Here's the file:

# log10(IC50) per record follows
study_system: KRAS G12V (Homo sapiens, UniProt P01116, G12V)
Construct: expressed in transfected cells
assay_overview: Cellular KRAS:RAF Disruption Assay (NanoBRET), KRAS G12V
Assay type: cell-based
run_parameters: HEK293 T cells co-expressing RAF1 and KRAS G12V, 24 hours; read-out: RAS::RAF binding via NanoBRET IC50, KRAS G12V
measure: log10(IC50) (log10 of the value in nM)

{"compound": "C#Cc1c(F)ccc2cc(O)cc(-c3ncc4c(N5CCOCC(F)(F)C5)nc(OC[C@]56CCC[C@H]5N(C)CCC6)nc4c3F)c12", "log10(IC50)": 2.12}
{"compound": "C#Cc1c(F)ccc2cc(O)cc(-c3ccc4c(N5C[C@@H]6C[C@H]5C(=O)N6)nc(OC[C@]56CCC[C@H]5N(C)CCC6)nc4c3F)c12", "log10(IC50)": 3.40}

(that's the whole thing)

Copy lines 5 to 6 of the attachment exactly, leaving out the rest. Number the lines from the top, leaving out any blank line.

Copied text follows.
Assay type: cell-based
run_parameters: HEK293 T cells co-expressing RAF1 and KRAS G12V, 24 hours; read-out: RAS::RAF binding via NanoBRET IC50, KRAS G12V